When Poland’s national team qualified for the 1982 World Cup, it was a welcome, if unexpected, distraction from the grim political situation at home. Poles were transfixed by the exploits of their team as tens of thousands of opponents to General Jaruzelski’s regime languished in prison.
Michał Bielawski’s debut documentary is a compelling examination of the weird interplay between sporting pride and dissidence before and during this memorable tournament.
The Okęcie Airport incident of November 1980 is the perfect start to Bielawski’s saga. Even if it was much ado about nothing, goalkeeper Józef Młynarczyk’s hangover became a national affair thanks to the insubordination shown by his team mates.The fortunes of the Polish squad are shown in parallel with the misfortunes of Solidarność, whose banners miraculously appeared in Camp Nou during Poland’s match against the Soviet Union.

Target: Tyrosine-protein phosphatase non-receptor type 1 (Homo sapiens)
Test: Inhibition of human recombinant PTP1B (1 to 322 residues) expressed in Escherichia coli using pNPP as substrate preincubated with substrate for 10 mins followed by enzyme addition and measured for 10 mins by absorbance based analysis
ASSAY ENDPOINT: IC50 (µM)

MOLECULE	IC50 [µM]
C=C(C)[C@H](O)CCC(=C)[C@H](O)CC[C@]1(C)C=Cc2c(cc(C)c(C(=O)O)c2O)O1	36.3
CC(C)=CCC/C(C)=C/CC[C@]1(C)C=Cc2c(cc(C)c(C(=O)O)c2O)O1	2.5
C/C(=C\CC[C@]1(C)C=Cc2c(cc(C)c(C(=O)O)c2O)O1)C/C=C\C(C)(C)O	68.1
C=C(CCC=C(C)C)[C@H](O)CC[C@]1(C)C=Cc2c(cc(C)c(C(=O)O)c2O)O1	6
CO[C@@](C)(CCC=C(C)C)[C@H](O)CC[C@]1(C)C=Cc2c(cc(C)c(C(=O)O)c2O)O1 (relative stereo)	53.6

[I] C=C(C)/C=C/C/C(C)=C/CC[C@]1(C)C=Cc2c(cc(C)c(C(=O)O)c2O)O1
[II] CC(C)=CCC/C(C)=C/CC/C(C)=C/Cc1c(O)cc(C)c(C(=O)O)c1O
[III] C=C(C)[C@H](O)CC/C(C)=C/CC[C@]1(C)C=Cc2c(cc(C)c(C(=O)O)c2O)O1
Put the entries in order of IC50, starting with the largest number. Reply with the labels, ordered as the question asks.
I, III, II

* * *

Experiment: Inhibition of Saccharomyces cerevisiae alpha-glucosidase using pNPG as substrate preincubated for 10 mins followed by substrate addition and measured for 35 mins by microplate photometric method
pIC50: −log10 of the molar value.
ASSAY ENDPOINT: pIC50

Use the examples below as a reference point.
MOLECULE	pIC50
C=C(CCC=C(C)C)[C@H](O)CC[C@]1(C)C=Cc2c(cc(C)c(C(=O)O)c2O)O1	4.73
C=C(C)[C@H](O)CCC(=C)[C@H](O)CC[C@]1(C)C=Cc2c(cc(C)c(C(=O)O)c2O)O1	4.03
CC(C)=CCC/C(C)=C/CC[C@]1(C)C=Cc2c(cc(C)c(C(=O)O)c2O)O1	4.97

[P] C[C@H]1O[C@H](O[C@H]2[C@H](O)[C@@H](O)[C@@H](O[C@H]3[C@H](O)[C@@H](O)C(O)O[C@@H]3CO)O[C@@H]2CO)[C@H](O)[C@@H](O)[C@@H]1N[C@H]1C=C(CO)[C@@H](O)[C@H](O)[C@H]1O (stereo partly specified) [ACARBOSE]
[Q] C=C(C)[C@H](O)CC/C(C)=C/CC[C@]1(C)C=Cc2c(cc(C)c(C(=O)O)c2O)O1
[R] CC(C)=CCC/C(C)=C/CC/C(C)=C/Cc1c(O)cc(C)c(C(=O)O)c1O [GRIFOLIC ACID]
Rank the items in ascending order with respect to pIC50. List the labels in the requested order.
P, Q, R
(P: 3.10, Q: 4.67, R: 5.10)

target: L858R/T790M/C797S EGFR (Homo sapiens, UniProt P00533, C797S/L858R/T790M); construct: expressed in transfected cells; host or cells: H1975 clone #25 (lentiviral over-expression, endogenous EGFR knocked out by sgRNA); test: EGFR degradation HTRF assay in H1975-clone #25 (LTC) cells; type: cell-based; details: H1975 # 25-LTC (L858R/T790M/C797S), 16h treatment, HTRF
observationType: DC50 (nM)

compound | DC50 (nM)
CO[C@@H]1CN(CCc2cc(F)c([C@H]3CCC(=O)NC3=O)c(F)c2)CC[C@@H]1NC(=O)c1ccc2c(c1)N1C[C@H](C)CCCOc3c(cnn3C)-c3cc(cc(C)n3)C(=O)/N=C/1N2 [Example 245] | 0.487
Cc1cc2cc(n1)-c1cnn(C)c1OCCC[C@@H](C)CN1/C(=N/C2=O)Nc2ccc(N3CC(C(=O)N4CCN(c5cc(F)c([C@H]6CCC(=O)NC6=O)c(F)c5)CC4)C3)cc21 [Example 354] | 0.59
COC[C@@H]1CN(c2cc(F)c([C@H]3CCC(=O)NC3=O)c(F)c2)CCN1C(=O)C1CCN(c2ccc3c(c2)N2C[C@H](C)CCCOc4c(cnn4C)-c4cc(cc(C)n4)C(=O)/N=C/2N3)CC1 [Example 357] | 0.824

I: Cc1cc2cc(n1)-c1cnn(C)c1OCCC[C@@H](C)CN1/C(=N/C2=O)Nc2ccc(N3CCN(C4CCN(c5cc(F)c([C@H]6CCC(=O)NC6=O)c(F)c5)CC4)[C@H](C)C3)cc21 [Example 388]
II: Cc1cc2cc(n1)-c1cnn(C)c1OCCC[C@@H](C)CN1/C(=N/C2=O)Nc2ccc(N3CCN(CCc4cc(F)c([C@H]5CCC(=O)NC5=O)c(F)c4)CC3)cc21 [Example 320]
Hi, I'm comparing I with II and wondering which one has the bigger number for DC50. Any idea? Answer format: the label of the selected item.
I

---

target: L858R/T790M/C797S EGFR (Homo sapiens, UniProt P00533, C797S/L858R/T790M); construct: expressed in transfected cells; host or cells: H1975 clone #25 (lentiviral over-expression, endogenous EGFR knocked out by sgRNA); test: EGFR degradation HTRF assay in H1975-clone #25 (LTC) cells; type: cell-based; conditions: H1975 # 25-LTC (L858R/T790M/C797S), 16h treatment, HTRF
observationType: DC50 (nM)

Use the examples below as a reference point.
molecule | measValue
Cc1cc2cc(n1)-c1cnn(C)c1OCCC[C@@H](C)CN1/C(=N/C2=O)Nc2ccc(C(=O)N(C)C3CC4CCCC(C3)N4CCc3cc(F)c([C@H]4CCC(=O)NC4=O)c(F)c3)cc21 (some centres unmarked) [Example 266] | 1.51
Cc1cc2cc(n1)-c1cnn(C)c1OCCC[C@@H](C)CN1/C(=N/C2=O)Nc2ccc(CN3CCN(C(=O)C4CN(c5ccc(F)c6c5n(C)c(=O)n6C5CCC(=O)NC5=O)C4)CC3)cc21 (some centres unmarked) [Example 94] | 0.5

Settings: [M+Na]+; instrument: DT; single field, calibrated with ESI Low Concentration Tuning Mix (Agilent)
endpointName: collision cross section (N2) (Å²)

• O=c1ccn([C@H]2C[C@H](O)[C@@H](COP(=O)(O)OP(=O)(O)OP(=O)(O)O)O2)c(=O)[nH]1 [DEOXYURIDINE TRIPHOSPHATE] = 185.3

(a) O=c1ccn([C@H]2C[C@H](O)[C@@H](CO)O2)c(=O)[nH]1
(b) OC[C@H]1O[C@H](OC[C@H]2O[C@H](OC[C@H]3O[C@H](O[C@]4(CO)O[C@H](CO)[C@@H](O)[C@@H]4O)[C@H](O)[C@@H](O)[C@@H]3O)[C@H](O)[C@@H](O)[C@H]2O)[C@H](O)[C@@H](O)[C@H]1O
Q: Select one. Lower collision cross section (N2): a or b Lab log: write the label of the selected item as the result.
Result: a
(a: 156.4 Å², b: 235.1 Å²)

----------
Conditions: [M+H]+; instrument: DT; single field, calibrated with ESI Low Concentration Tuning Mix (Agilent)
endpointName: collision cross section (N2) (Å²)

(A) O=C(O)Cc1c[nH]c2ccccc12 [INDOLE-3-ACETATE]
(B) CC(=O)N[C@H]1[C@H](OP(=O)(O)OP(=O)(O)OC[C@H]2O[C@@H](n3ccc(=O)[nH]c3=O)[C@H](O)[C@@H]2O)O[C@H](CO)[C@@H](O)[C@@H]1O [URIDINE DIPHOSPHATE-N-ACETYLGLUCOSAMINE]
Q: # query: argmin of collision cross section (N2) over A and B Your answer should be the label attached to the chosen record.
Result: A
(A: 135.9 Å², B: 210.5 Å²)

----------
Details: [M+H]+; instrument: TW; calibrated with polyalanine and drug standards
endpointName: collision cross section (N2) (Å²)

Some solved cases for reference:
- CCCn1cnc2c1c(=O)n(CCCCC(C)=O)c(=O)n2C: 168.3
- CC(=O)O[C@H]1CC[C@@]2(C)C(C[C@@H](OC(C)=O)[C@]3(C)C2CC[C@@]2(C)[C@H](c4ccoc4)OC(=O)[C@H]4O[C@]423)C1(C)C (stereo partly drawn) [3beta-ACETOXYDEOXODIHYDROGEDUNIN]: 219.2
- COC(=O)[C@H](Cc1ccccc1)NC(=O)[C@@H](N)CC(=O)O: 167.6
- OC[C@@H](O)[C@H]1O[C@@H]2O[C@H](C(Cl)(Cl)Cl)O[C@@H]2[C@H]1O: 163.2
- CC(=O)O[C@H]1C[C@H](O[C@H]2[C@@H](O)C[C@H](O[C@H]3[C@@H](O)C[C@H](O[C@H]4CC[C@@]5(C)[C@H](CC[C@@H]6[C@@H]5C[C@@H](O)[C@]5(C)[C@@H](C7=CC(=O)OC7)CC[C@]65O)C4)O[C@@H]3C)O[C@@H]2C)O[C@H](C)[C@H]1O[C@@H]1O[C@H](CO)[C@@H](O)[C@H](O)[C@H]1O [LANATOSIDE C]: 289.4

The most impressive aspect of Mundial Gra o wszystko is the filmmaker’s self-confidence in handling archive material from Polish Television and FIFA, which are complemented with recent interviews and animations by cartoonist Janusz Ordon. Bielawski beautifully illustrates how España 82 became the opiate of the Polish masses under the thumb of martial law.